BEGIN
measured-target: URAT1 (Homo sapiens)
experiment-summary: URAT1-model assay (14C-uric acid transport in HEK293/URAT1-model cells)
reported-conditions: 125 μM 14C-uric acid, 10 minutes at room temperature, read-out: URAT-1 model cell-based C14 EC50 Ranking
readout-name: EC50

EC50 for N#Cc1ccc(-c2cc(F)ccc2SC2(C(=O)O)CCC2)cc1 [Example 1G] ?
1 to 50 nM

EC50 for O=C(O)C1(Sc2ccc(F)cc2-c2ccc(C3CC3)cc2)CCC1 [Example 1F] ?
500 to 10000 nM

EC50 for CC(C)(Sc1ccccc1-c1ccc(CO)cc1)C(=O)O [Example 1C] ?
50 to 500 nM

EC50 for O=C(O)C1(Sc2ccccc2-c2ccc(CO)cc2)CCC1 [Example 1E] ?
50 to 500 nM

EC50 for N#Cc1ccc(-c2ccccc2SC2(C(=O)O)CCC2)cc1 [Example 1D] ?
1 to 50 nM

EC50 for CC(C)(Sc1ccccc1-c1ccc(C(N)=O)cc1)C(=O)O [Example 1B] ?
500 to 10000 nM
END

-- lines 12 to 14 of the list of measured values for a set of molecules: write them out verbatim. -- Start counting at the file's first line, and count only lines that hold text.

50 to 500 nM

EC50 for N#Cc1ccc(-c2ccccc2SC2(C(=O)O)CCC2)cc1 [Example 1D] ?
1 to 50 nM